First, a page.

Areva Martin, Esq. is one of the nation's leading voices in media, covering topics such as law, race, politics, pop culture, celebrity and breaking news!

Areva Martin, Esq. is one of the nation’s leading voices in media, covering topics such as law, race, politics, pop culture, celebrity and breaking news!

Civil rights attorney and child advocate Areva Martin gives her thoughts on Florida’s education standards.

Florida’s actions are in line with America’s long history of erasing well-documented episodes of racial terror, but that doesn’t negate the impact of the lies.”

— Areva Martin, Esq.

LOS ANGELES, CALIFORNIA, USA, July 26, 2023/EINPresswire.com/ — Areva Martin, Esq. is one of the nation’s leading voices in media, covering topics such as law, race, politics, pop culture, celebrity and breaking news. Martin regularly serves up legal commentary on network and cable shows as well as host her own award-winning web-based, in-depth current affairs talk show, called “The Special Report With Areva Martin.” She also has a weekday show on KBLA Talk 1580, called “Areva Martin in Real Time,” based in Los Angeles. In opining on Florida’s Black History curriculum, she explains “Florida’s education standards build on a tradition of lying about racial terror.”

Martin weighs in on the controversial topic, making headline news. Below is her expert opinion.

“As a civil rights advocate, as an attorney, and as a Black mother, I am appalled at Florida’s new education standards; but, I am not surprised.

Florida’s actions are in line with America’s long history of erasing well-documented episodes of racial terror, but that doesn’t negate the impact of the lies. The attempts to rewrite history endangers the education of students and perpetuates the trauma of the original acts, particularly for descendants of slaves. The good news is that this effort vastly underestimates the power of the young people in this country to unearth buried truths and to right historic wrongs.

Many outlets have rightly focused on the outrageous assertions, in the new middle school standards, that slavery somehow brought skills and personal benefit to the Blacks who endured its inherent atrocities. But the new standards are rife with other mischaracterizations, distortions and outright lies.

For example, when teaching about events such as the 1920 Ocoee massacre or other racially motivated massacres, the new rules require instruction to include “acts of violence perpetrated against and by African Americans.” This approach deliberately dilutes the documented facts behind America’s many decades of the use of racial terror to strip Black people of power and progress and drive them out of their homes, businesses and communities.

I am all too familiar with this well-worn strategy as I have been representing the survivors and descendants of one such episode: the burning and destruction of Palm Springs Section 14 in the 1950s and 1960s, perpetrated by city fathers in a ruse to take over the land the victims lived on. Despite a criminal investigation by the California Attorney General that concluded the acts were a “city-engineered holocaust,” Palm Springs successfully lied about that history for decades, aided and abetted by local media. The erasure furthered the trauma experienced by the victims and their families.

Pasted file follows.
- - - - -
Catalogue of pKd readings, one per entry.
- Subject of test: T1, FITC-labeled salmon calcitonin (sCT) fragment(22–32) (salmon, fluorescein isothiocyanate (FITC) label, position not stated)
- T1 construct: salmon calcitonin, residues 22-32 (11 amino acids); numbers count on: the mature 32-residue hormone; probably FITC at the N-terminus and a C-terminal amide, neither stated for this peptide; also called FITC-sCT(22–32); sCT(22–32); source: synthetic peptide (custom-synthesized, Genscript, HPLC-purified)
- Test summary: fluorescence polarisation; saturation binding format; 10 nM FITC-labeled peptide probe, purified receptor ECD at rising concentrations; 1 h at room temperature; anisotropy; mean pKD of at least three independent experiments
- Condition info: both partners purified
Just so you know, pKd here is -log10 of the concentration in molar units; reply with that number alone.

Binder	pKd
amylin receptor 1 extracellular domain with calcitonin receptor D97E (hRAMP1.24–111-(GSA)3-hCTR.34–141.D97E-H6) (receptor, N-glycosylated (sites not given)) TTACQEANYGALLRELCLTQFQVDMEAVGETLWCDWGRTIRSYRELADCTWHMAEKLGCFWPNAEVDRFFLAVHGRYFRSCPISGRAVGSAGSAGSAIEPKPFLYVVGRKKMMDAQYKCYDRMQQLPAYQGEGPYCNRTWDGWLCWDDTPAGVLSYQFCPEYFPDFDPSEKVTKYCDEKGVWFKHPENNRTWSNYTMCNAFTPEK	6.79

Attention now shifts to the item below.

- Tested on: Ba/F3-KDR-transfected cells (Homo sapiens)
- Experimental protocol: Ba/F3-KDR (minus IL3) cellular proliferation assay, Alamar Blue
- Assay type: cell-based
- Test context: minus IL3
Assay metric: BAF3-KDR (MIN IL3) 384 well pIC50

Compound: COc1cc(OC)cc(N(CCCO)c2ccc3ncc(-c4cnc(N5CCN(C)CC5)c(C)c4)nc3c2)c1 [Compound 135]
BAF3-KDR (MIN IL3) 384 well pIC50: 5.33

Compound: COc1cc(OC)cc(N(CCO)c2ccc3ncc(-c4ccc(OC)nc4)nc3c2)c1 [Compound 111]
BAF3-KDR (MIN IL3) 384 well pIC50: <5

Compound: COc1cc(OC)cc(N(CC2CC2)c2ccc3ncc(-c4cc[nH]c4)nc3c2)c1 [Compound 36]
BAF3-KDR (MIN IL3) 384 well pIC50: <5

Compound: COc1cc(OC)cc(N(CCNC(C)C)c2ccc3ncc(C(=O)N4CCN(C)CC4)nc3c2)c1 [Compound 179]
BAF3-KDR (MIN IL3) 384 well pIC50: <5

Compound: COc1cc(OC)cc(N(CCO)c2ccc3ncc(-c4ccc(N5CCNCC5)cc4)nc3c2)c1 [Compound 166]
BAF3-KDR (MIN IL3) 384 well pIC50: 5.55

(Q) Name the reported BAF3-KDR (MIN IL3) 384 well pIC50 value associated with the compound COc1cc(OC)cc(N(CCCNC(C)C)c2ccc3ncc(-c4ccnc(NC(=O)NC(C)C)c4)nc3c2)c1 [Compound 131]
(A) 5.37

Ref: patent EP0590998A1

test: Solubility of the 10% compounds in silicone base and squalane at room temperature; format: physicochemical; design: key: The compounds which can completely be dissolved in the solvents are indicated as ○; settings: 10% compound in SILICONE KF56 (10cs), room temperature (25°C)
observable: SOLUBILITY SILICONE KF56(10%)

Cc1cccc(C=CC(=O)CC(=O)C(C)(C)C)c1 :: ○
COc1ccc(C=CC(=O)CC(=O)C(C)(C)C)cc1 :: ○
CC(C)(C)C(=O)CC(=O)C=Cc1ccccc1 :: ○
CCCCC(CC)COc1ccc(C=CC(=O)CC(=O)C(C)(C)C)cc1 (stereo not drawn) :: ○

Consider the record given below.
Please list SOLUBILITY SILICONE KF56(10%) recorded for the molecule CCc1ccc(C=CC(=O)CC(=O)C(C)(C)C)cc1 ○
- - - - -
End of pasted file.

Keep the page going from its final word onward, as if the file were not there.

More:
However, the Section 14 survivors and descendants are finally finding their voices and getting the platform they deserve to share their stories and seek justice. The tenacity and commitment of those victims, with whom I have had the privilege to work closely, is mirrored in what I see happening among the younger generations in this country.

While America’s older generations tend to dismiss Millennials and Gen Z as lazy and entitled, a closer look reveals a new generation of passionate activists and changemakers who will not accept the lies. Just look at what happened in Tennessee earlier this year, when duly-elected House representatives Justin Jones and Justin Pearson were removed from their seats for having the audacity to support young Tennesseans, speaking out about gun violence. That effort to suppress the truth was turned upside down when both representatives were returned to their seats with even greater support and political influence.

Back in Florida, the Florida Board of Education’s rejection of an Advanced Placement African American Studies course for high school students, claiming it lacked educational value, is a clear indication of their unwillingness to acknowledge and confront the full truth of American history. By doing so, they deny students the opportunity to understand the deep-rooted injustices faced by African Americans throughout history. But they underestimate the young people.

This is a critical moment in time for each of us to stand with those young people in their efforts to confront the destruction of false narratives.

Providing a comprehensive history should not involve whitewashing the past nor ignoring the immense struggles faced by marginalized communities. Instead, we should approach history with nuance and honesty, acknowledging both achievements and injustices.

In a time when our country is grappling with its legacy of racial discrimination and injustice, it is essential that we confront our history with courage and honesty. Attempts to revise history to fit a particular political agenda only deepen divisions and hinder progress towards a more inclusive society.

Florida’s false narrative minimizes the atrocities of slavery and undermines the struggle for civil rights and racial justice–but it won’t be the final word. Simply study the power, commitment, and action of the new generation for the evidence.” — Areva Martin, Esq.

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